Mark Stevens, CEO of our New York marketing and management firm, was recently interviewed by Tom Ensey of Raycom Media. The topic up for discussion was tonight’s Republican debate. Those of you that know Mark or follow his LinkedIn blog know that he is very opinionated about a lot of things. Donald Trump’s run for presidency is no exception.
Mark and Ensey had a great conversation about Mark’s view on the situation. When it comes to tonight’s Republican debate, Mark doesn’t think that Trump is going to blow everybody away like some people are expecting because of the short response time allotted to each candidate.
Mark believes that Trump absolutely wants to be president and has no ulterior motive, endgame or backup plan. “He thinks that it would be fun to be president,” Mark is quoted. “He thinks it would be a great capstone to a brilliant career, as John Kerry did, as Mitt Romney did. It would be fun to govern the first 100 days, and that’s all they ever think about. There’s a long list of things you can have fun doing with the raw power of the President of the United States. He wants Air Force One, he wants the White House.”
Trump is definitely a force to be reckoned with. He is, as Mark says, not a clown; he’s a serious contender who should be taken seriously. This is due, in part, to Trump’s marketing (which doesn’t suck, according to Mark Stevens, author of bestselling Your Marketing Sucks). He is one of the world’s best salesmen. Mark refers to him as “a natural whose marketing skills are innate, who does not contrive words, who acts and speaks spontaneously, who is not trying to model himself after Ronald Reagan, Jimmy Carter, or Bill Clinton. He has no ties at all to the political establishment.”
Mark thinks that Donald Trump is staying true to himself and doing what he’s always done. He’s running for president the same way that he sold his buildings. And Mark isn’t surprised that he’s leading the polls.
For more expert insights from Mark Stevens and the rest of Tom Ensey’s articles, click the links below.http://raycomgroup.worldnow.com/story/29709434/trumps-got-pizzazz-and-a-big-lead-but-opponents-are-biding-time Read More
More than one hundred million people were drawn to the screen for the Super Bowl on Sunday. Sure, most people actually tuned in for the sports, but who doesn’t love the expert marketing insights that come from some of the most highly anticipated advertising of the year? I know I’m not the only one that watches solely for the commercials.
This year, it was Nationwide that surprised us with an ad that we just can’t stop talking about. The commercial begins innocently enough, with an adorable young boy talking about some things that he won’t ever do in life like ride a bike or learn to fly. I thought that it was going to take an inspirational turn, but I couldn’t have been more wrong. As soon as he’s done listing the things that he won’t be able to do, he reveals the reason behind it – he died from an accident.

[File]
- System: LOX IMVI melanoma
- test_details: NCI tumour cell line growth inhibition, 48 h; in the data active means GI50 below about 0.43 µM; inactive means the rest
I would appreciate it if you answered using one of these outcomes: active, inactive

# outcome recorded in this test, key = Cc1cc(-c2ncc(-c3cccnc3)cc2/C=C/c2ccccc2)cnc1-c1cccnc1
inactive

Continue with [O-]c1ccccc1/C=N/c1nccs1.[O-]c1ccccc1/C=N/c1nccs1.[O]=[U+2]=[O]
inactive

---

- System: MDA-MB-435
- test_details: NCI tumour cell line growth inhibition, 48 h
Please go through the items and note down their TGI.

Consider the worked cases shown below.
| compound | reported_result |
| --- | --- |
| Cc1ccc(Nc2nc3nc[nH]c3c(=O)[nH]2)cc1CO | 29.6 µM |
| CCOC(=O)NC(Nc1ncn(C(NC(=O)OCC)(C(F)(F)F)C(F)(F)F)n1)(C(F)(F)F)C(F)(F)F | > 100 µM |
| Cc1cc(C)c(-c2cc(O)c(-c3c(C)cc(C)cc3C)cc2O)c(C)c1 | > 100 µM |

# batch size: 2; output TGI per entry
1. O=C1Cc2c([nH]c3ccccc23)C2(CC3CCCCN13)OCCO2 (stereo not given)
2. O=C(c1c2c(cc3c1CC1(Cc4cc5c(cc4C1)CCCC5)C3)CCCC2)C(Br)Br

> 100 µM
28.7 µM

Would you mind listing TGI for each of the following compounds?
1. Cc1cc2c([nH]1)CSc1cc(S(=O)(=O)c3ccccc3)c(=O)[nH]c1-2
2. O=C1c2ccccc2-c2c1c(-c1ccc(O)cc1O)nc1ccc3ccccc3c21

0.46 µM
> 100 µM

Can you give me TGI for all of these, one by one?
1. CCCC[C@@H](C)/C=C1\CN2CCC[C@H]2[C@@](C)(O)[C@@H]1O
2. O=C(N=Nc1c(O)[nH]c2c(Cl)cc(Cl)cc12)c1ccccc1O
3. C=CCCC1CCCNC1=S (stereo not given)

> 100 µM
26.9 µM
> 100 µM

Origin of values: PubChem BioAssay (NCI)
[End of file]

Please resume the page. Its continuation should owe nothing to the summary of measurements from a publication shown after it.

Here’s a link to watch the full ad on YouTube.
The commercial was so shocking and seemed so out of place that we haven’t been able to stop talking about it. Our very own Mark Stevens was called upon by NBC News for his expert marketing insights. He was interviewed shortly after the spot aired and didn’t hold back on his opinions.
“There’s nothing more profound than the death of a child, and there’s nothing more disgusting than the abuse of that subject…” Mark begins his interview. He goes on to give his own expert marketing insights on Nationwide’s controversial Super Bowl commercial.
Wondering what else Mark had to say? Click here to watch the short interview on NBC News.
For starters, they think differently than everyone else. Oddly. Strangely. Never in a linear fashion. Always asymmetrically. Frequently in dangerous and outrageous ways. Einstein’s was not an entrepreneur, per se, but he said he liked to start with fantasies and work backwards to realities. If the realities existed at all.
That’s how Jobs thought. Musk. Edison. And the thousands you never heard of — and who don’t give a whit if their names are never mentioned in public.
So what are some of the key pillars of entrepreneurial thinking:
1. Dreams come before the strategies. A romantic vision that makes everything else seem superficial and commonplace. This morphs into the mission that makes the entrepreneur relentless.
2. Risk is not a “should I take the plunge or not” kind of ping pong thinking. It is a fact of life –in fact the thrill and the line in the sand that distinguishes the true entrepreneurs from the wannabes. While others may see risk as a necessary evil, entrepreneurs view it as the steep, exhilarating down slope on the dollar coaster.
3.What would no one else dare to do? Or what would the world date me to do? And in both cases, what would they think that doing it would lead to abject failure. To an entrepreneur’s mind, that’s “sign me up” time.
4. Is there a puzzle I can figure out? Something that has confounded others for years? The more daunting it appears to be, the more I want to take it on.
5.Success is never really SUCCESS. The balanced life crowd doesn’t get this, but they don’t get the restless mind of the entrepreneur. They are the lonesome cowboys of capitalism. There is always another roundup to gallop into.
6. Working for someone else is a form of imprisonment. Better to fail at creating the new widget than succeed as a middle manager at Ford.
7. Worrying about what others think of you is moronic. Time wasting. Pathetic. It’s all about the innovation.
8. Get rich: not mostly for the toys it buys but for the freedom (from everyone but yourself) it provides.Read More